Hey, Do I Need to Pay Attention to Recycling Symbols on Bottles?

Flip over any plastic household item, and you’ll notice a symbol on the bottom.

965167952

965167952

Young woman recycling plastic bottles

Photo by: Sally Anscombe/Getty Images

Sally Anscombe/Getty Images

If you’ve ever turned over a plastic water bottle or empty container of laundry detergent, you’ve probably noticed the little triangular recycling symbol with three arrows chasing each other. The other day, I looked a little more closely and noticed a number inside the triangle. It’s entirely possible you’re sitting here thinking, "duh," but if you’re not, keep reading. I started flipping over empty plastic containers and noticing that sometimes the number is different. Fast forward to a bunch of research later (big thanks to the Environmental Protection Agency), and I now know that plastics can have a number on the bottom that ranges from 1 to 7. What exactly do those numbers mean?

According to the EPA, plastic makers actually created this number system to distinguish between different kinds of plastic. The thin type of plastic making up your disposable water bottle is different than the heavy-duty plastic of your fabric softener bottle. A triangle with a 1 inside of it, for example, stands for "Poly(ethylene terephthalate)," or the type of plastic that’s normally used in water bottles.

Photo by: Environmental Protection Agency

Environmental Protection Agency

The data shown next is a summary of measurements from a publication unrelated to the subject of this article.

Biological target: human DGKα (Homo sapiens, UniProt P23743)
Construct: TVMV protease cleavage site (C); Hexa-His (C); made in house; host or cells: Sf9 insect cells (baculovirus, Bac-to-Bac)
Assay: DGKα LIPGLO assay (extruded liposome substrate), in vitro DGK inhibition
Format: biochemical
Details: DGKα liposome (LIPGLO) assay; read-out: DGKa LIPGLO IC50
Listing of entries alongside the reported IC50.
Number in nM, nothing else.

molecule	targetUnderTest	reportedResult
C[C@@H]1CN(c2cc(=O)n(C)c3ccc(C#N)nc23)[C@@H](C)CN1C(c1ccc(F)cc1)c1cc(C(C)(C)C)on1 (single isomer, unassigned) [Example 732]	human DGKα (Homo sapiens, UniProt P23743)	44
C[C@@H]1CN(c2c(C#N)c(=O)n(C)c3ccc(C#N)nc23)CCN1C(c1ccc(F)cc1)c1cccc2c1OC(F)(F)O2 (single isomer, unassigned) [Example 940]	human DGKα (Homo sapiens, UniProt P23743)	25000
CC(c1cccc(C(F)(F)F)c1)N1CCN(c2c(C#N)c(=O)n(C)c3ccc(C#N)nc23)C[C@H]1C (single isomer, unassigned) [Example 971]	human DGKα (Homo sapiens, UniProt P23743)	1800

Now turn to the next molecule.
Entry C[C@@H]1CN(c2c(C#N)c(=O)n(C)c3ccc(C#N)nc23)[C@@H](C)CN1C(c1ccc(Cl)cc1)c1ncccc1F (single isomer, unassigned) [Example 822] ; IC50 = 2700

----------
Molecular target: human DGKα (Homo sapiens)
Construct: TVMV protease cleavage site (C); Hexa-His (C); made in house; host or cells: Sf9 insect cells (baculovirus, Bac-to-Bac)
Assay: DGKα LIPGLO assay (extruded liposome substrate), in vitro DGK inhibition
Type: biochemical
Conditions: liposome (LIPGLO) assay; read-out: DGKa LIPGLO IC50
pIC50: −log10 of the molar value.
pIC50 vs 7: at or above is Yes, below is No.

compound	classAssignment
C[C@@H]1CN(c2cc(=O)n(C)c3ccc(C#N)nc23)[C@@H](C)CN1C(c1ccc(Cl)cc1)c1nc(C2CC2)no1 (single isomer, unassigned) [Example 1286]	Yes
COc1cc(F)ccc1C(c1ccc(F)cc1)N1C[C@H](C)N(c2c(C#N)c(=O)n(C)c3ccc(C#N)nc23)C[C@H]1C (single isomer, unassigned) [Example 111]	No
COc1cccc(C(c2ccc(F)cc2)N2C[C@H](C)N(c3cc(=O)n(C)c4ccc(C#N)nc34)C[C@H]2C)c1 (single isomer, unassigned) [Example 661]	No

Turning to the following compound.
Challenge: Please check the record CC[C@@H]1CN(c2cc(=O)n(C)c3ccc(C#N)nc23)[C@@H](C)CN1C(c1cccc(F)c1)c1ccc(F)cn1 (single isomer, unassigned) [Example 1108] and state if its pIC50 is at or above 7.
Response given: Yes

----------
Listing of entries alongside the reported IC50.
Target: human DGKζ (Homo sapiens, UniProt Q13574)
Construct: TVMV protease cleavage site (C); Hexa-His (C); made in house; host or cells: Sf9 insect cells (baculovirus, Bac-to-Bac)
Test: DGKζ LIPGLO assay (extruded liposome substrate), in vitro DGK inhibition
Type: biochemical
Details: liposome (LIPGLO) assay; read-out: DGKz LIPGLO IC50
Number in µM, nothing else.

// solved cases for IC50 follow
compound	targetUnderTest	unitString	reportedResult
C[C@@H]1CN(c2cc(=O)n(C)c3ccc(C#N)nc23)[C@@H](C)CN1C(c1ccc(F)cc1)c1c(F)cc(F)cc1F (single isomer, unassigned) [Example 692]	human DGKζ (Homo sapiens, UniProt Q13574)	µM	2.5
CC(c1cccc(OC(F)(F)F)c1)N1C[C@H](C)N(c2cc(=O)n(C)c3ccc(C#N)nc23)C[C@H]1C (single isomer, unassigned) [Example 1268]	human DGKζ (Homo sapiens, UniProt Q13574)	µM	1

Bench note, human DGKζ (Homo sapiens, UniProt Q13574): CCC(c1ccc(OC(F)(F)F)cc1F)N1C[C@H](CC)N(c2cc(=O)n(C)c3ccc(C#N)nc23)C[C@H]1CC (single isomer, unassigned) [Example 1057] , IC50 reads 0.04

Here’s the thing, each town typically has different rules about which types of plastic they do and don’t recycle. Theoretically, the numbers inside the triangle can help you identify the type of plastic so you can determine if you should recycle it. If you’re like me, you might be panicking a tiny bit at the thought of memorizing/remembering/keeping track of all the different names and numbers of each type of plastic.

But rest assured, I’ve noticed that most town recycling websites simply describe which plastics you should and shouldn’t recycle, and don’t get into numbers. For example, the New York Department of Sanitation from my home sweet home says I can recycle ridged plastics and describes what those are in great detail ("plastic bottles, jugs and jars; rigid plastic caps and lids; rigid plastic food containers…").

So if anything, may you take this recycling symbol guide as a reminder to head over to your town’s website and check out which plastics you should and shouldn’t recycle. That plastic shopping bag for example? It’s usually not on the recycling list (though you can probably recycle those at your local grocery store). There are also probably strict guidelines about which types of paper and metal you can and can’t recycle.

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